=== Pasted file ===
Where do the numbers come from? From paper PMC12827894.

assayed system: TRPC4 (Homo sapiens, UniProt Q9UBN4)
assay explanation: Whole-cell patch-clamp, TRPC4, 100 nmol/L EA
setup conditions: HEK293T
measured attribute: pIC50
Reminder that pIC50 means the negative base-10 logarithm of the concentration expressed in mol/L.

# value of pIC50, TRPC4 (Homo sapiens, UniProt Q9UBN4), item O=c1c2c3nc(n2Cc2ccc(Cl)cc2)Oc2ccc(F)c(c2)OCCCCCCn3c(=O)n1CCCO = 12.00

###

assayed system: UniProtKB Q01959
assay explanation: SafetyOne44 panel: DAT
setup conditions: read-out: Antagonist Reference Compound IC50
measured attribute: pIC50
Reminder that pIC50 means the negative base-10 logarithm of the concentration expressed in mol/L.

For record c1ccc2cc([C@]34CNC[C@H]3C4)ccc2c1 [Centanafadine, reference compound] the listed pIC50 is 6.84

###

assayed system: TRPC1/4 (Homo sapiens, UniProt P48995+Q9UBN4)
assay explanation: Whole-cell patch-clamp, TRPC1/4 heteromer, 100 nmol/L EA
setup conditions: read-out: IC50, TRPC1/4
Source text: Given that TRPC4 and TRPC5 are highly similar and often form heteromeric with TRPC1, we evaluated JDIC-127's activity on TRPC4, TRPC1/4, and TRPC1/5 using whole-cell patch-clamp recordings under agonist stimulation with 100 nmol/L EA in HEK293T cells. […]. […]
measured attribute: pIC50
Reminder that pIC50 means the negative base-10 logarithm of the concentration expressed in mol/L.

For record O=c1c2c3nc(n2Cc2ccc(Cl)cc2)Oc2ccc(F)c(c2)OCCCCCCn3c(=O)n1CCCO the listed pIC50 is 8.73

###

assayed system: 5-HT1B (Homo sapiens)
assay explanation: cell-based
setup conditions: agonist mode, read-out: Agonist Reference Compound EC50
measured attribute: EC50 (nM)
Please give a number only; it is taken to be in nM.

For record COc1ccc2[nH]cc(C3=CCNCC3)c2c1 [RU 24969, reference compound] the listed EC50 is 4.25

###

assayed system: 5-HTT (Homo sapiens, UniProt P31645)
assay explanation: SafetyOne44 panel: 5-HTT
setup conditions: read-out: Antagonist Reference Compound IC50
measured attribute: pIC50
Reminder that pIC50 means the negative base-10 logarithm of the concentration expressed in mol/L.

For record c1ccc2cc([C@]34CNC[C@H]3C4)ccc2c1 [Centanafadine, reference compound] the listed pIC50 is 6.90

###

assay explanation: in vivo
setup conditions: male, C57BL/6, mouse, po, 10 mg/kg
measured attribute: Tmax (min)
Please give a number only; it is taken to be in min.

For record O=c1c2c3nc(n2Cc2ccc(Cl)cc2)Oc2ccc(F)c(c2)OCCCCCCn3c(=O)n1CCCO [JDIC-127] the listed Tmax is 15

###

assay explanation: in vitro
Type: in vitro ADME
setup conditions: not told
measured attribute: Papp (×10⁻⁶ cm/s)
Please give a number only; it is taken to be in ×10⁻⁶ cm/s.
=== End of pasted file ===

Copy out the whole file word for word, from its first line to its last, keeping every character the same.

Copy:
Where do the numbers come from? From paper PMC12827894.

assayed system: TRPC4 (Homo sapiens, UniProt Q9UBN4)
assay explanation: Whole-cell patch-clamp, TRPC4, 100 nmol/L EA
setup conditions: HEK293T
measured attribute: pIC50
Reminder that pIC50 means the negative base-10 logarithm of the concentration expressed in mol/L.

# value of pIC50, TRPC4 (Homo sapiens, UniProt Q9UBN4), item O=c1c2c3nc(n2Cc2ccc(Cl)cc2)Oc2ccc(F)c(c2)OCCCCCCn3c(=O)n1CCCO = 12.00

###

assayed system: UniProtKB Q01959
assay explanation: SafetyOne44 panel: DAT
setup conditions: read-out: Antagonist Reference Compound IC50
measured attribute: pIC50
Reminder that pIC50 means the negative base-10 logarithm of the concentration expressed in mol/L.

For record c1ccc2cc([C@]34CNC[C@H]3C4)ccc2c1 [Centanafadine, reference compound] the listed pIC50 is 6.84

###

assayed system: TRPC1/4 (Homo sapiens, UniProt P48995+Q9UBN4)
assay explanation: Whole-cell patch-clamp, TRPC1/4 heteromer, 100 nmol/L EA
setup conditions: read-out: IC50, TRPC1/4
Source text: Given that TRPC4 and TRPC5 are highly similar and often form heteromeric with TRPC1, we evaluated JDIC-127's activity on TRPC4, TRPC1/4, and TRPC1/5 using whole-cell patch-clamp recordings under agonist stimulation with 100 nmol/L EA in HEK293T cells. […]. […]
measured attribute: pIC50
Reminder that pIC50 means the negative base-10 logarithm of the concentration expressed in mol/L.

For record O=c1c2c3nc(n2Cc2ccc(Cl)cc2)Oc2ccc(F)c(c2)OCCCCCCn3c(=O)n1CCCO the listed pIC50 is 8.73

###

assayed system: 5-HT1B (Homo sapiens)
assay explanation: cell-based
setup conditions: agonist mode, read-out: Agonist Reference Compound EC50
measured attribute: EC50 (nM)
Please give a number only; it is taken to be in nM.

For record COc1ccc2[nH]cc(C3=CCNCC3)c2c1 [RU 24969, reference compound] the listed EC50 is 4.25

###

assayed system: 5-HTT (Homo sapiens, UniProt P31645)
assay explanation: SafetyOne44 panel: 5-HTT
setup conditions: read-out: Antagonist Reference Compound IC50
measured attribute: pIC50
Reminder that pIC50 means the negative base-10 logarithm of the concentration expressed in mol/L.

For record c1ccc2cc([C@]34CNC[C@H]3C4)ccc2c1 [Centanafadine, reference compound] the listed pIC50 is 6.90

###

assay explanation: in vivo
setup conditions: male, C57BL/6, mouse, po, 10 mg/kg
measured attribute: Tmax (min)
Please give a number only; it is taken to be in min.

For record O=c1c2c3nc(n2Cc2ccc(Cl)cc2)Oc2ccc(F)c(c2)OCCCCCCn3c(=O)n1CCCO [JDIC-127] the listed Tmax is 15

###

assay explanation: in vitro
Type: in vitro ADME
setup conditions: not told
measured attribute: Papp (×10⁻⁶ cm/s)
Please give a number only; it is taken to be in ×10⁻⁶ cm/s.